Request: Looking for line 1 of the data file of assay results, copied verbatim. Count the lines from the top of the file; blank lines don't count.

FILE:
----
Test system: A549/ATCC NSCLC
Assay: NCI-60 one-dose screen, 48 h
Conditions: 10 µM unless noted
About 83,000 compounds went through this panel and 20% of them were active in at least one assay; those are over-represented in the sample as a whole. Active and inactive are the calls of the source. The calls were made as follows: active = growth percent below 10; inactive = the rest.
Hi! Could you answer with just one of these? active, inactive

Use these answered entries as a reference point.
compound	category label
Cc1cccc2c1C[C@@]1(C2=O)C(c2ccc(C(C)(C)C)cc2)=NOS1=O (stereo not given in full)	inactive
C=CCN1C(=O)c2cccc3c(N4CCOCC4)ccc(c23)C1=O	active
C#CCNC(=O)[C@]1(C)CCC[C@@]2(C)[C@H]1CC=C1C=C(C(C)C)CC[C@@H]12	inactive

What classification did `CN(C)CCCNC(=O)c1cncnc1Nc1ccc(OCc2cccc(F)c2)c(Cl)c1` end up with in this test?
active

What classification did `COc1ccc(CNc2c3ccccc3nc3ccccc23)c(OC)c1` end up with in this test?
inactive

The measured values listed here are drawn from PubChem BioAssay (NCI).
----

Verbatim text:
Test system: A549/ATCC NSCLC